Helping Clients With Their Energy and Environmental Needs


New USEPA COVID-19 Enforcement Guidance Issued (Plus Similar State Policies Being Announced)

By Mac Taylor

As an update to our previous post regarding COVID-19 and environmental compliance, new developments at the state and federal levels continue, especially with respect to the exercise of enforcement discretion.



On March 26, 2020, USEPA issued a memorandum entitled COVID-19 Implications for EPA’s Enforcement and Compliance Assurance Program (the “COVID-19 Memorandum”).

Through the COVID-19 Memorandum, subject to several conditions, USEPA has adopted a policy of not seeking penalties for violations of routine compliance monitoring and reporting requirements caused by COVID-19.  With respect to other potential violations (emissions limit exceedances, etc.) USEPA will take the COVID-19 pandemic into account when considering the whether an enforcement response is appropriate.

In addition, subject to several conditions, generators of hazardous unable to meet regulatory timeframes to transfer waste off-site due to the COVID-19 pandemic will continue to be treated as generators, not treatment, storage, and disposal facilities.

The COVID-19 Memorandum does not apply to: 1) prevention of, response to, or reporting of accidental releases, 2) criminal violations, or 3) activities carried out under Superfund and RCRA Corrective Action enforcement instruments (separate policies are expected).  COVID-19 Memorandum at 2, 7.

In addition, USEPA suggests that facilities subject to an administrative order or consent decree take advantage of force majeure provisions of those agreements.

Further details regarding the COVID-19 Memorandum are below.

Conditions on Enforcement Discretion

The exercise of any enforcement discretion under the COVID-19 Memorandum is conditioned upon:

“1. Entities should make every effort to comply with their environmental compliance obligations.


2, If compliance is not reasonably practicable, facilities with environmental compliance obligations should:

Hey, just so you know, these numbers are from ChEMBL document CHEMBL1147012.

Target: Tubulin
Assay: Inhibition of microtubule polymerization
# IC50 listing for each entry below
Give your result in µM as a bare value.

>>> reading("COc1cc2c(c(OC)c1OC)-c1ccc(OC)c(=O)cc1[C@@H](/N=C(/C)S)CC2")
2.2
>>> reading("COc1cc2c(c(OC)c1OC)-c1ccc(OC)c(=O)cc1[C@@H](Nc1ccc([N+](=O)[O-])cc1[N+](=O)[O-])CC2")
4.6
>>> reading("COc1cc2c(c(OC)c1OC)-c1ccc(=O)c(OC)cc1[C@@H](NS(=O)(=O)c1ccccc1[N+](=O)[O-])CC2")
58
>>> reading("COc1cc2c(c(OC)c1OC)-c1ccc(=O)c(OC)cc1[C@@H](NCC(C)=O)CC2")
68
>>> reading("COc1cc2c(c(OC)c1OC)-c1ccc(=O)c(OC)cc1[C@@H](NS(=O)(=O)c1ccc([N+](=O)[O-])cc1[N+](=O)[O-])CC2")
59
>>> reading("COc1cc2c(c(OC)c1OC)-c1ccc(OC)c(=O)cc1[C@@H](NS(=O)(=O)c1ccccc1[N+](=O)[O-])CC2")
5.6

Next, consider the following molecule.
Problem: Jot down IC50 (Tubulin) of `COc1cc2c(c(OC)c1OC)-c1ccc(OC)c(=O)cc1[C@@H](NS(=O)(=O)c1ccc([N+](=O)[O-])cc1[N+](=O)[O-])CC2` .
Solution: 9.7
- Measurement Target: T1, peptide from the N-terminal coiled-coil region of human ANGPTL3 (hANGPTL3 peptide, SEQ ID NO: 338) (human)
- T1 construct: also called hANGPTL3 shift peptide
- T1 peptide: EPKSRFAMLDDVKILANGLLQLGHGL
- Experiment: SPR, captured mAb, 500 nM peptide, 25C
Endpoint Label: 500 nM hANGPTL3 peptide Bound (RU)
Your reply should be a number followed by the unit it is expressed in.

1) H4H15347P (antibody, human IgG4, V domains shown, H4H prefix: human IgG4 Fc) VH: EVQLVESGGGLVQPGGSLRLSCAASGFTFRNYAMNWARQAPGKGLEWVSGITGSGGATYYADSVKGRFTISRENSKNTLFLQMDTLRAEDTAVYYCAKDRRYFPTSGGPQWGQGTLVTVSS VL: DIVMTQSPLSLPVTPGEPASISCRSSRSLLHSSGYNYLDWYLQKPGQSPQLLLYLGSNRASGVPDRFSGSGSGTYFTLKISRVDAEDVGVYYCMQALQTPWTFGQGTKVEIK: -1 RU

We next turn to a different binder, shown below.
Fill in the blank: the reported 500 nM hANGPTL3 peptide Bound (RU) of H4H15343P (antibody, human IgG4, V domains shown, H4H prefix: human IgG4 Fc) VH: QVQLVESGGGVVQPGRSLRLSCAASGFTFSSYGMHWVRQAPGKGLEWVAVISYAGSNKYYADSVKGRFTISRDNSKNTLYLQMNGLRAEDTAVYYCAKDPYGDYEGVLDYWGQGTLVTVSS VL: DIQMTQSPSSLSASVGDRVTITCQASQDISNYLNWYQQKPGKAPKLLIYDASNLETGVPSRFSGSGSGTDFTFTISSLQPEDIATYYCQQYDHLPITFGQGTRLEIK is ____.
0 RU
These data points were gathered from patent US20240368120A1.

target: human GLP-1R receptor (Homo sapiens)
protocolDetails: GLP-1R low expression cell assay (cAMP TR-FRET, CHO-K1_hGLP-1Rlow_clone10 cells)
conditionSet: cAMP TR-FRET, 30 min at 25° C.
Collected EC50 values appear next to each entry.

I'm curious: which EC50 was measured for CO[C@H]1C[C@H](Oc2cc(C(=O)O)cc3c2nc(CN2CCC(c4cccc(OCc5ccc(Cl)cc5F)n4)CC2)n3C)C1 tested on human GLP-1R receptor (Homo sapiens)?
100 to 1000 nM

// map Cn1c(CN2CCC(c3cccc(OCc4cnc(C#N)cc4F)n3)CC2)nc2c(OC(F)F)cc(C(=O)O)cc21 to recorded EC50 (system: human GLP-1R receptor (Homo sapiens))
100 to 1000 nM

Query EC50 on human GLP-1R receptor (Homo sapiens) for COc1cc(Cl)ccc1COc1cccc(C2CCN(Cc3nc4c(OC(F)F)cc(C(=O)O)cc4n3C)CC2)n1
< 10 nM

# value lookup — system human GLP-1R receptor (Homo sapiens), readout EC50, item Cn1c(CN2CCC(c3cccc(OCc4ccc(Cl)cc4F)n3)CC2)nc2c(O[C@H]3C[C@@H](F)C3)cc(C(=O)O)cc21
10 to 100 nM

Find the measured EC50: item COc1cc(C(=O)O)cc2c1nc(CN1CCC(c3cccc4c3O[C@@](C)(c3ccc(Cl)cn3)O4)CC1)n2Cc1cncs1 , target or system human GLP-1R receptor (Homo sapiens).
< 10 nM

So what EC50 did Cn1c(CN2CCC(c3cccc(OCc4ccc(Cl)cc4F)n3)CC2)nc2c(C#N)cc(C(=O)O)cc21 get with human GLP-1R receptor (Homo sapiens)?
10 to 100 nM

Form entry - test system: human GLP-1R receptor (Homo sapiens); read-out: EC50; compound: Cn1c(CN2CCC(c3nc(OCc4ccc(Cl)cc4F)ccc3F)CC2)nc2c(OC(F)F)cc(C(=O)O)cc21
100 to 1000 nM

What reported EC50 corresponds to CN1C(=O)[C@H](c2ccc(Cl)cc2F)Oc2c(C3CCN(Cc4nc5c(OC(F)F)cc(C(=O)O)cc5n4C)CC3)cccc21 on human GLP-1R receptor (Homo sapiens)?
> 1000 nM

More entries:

a. Act responsibly under the circumstances in order to minimize the effects and duration of any noncompliance caused by COVID-19;

b. Identify the specific nature and dates of the noncompliance;

c. Identify how COVID-19 was the cause of the noncompliance, and the decisions and actions taken in response, including best efforts to comply and steps taken to come into compliance at the earliest opportunity;

d. Return to compliance as soon as possible; and

e. Document the information, action, or condition specified in a. through d.”

COVID-19 Memorandum at 1-2.

Routine Compliance Monitoring and Reporting

The COVID-19 Memorandum outlines USEPA’s decision to use its enforcement discretion not to seek penalties for “violations of routine compliance monitoring, integrity testing, sampling, laboratory analysis, training, and reporting or certification obligations in situations where the EPA agrees that COVID-19 was the cause of the noncompliance and the entity provides supporting documentation to the EPA upon request.”  COVID-19 Memorandum at 3.

Settlement Agreements and Consent Decrees

For facilities subject to USEPA administrative settlement orders or consent decrees to which USEPA is a party, facilities should use the force majeure provisions in those documents, including any required notice provisions.  COVID-19 Memorandum at 4.

Facility Operations, including Failure of Air Emission Control or Wastewater or Waste Treatment Systems or other Facility Equipment

The affected facility should submit a notification to the regulatory authority as soon as possible.  “The notification also should include information on the pollutants emitted, discharged, discarded, or released; the comparison between the expected emissions or discharges, disposal, or release and any applicable limitation(s); and the expected duration and timing of the exceedance(s) or releases.”  COVID-19 Memorandum at 5.  USEPA will evaluate the information submitted, and “The EPA will consider the circumstances, including the COVID-19 pandemic, when determining whether an enforcement response is appropriate.”  COVID-19 Memorandum at 5.

Hazardous Waste Generators

If a facility is a generator of hazardous waste and, due to disruptions caused by the COVID-19 pandemic, is unable to transfer the waste off-site within the time periods required under RCRA to maintain its generator status, the facility should continue to properly label and store such waste and take the steps identified above to qualify for enforcement discretion. If these steps are met, as an exercise of enforcement discretion, the EPA will treat such entities to be hazardous waste generators, and not treatment, storage and disposal facilities. In addition, as an exercise of enforcement discretion, the EPA will treat Very Small Quantity Generators and Small Quantity Generators as retaining that status, even if the amount of hazardous waste stored on site exceeds a regulatory volume threshold due to the generator’s inability to arrange for shipping of hazardous waste off of the generator’s site due to the COVID-19 pandemic.  COVID-19 Memorandum at 5-6.